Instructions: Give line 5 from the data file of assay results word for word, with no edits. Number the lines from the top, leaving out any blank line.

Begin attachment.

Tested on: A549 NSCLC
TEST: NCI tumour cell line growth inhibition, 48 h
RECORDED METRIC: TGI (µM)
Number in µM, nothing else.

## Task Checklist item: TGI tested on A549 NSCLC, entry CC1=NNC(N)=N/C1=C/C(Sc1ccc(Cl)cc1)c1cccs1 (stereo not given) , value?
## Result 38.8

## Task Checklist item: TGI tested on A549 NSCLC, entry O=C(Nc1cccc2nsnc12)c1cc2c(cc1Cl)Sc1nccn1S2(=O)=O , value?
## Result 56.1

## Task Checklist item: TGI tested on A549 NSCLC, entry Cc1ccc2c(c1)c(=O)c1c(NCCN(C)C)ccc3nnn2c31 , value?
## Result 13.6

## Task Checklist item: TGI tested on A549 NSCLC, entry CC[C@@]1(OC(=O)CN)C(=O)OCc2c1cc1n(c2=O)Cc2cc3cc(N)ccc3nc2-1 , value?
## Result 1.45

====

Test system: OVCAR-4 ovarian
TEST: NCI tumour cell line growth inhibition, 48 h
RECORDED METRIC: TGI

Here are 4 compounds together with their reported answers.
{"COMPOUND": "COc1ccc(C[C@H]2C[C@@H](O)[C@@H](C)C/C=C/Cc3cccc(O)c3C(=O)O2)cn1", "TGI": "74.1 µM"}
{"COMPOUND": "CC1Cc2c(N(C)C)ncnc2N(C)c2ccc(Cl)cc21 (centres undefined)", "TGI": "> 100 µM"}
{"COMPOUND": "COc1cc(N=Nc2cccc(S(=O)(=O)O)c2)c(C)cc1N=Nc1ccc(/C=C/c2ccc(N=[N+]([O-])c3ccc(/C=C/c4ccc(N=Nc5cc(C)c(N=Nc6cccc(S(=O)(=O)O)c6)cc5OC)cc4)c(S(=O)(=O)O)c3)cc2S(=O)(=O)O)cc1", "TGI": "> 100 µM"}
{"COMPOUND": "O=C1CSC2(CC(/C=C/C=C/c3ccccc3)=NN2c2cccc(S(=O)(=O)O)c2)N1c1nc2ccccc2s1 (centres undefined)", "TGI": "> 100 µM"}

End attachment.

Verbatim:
## Task Checklist item: TGI tested on A549 NSCLC, entry CC1=NNC(N)=N/C1=C/C(Sc1ccc(Cl)cc1)c1cccs1 (stereo not given) , value?